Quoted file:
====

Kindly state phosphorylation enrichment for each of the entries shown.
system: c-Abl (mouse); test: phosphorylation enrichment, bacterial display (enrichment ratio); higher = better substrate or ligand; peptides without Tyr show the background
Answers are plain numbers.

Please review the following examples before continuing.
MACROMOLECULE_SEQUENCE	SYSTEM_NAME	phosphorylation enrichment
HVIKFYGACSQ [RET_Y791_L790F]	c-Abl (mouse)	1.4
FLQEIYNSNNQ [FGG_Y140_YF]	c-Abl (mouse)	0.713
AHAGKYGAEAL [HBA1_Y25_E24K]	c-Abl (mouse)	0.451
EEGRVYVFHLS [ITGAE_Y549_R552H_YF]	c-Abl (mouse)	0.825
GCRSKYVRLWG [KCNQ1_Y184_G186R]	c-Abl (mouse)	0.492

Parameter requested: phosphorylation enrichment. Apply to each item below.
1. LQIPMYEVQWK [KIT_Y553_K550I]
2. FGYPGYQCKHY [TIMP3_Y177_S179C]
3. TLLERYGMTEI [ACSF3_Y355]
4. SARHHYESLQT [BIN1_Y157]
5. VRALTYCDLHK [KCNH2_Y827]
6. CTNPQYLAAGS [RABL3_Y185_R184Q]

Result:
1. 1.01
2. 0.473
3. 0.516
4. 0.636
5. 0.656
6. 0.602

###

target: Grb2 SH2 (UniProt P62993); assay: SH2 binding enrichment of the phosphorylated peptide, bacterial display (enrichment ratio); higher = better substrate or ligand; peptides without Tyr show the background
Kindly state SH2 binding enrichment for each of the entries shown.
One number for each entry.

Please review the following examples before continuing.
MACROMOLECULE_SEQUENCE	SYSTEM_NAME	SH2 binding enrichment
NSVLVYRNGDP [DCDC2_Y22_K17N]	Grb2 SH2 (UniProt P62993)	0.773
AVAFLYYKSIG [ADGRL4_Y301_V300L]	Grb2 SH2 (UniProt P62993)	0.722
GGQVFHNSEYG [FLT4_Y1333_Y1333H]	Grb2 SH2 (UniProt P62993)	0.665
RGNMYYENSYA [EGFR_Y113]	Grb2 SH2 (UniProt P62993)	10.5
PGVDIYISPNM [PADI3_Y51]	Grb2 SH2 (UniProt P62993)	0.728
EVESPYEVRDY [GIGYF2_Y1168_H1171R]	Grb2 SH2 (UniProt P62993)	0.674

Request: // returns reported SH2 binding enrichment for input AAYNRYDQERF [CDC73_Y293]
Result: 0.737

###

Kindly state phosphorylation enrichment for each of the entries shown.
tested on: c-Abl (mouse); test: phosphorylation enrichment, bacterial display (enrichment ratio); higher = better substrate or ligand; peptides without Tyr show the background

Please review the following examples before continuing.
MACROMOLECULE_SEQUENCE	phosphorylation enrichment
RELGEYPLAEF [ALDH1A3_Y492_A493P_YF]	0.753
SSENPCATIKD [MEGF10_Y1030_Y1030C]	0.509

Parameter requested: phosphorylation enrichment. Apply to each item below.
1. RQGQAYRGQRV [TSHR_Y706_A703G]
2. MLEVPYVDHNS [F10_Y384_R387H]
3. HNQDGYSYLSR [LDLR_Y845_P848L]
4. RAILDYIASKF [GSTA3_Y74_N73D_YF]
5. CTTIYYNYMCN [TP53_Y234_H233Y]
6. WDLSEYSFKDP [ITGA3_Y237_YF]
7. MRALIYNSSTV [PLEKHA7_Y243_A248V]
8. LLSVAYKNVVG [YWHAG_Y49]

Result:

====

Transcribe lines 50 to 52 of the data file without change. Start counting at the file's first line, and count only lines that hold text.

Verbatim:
4. RAILDYIASKF [GSTA3_Y74_N73D_YF]
5. CTTIYYNYMCN [TP53_Y234_H233Y]
6. WDLSEYSFKDP [ITGA3_Y237_YF]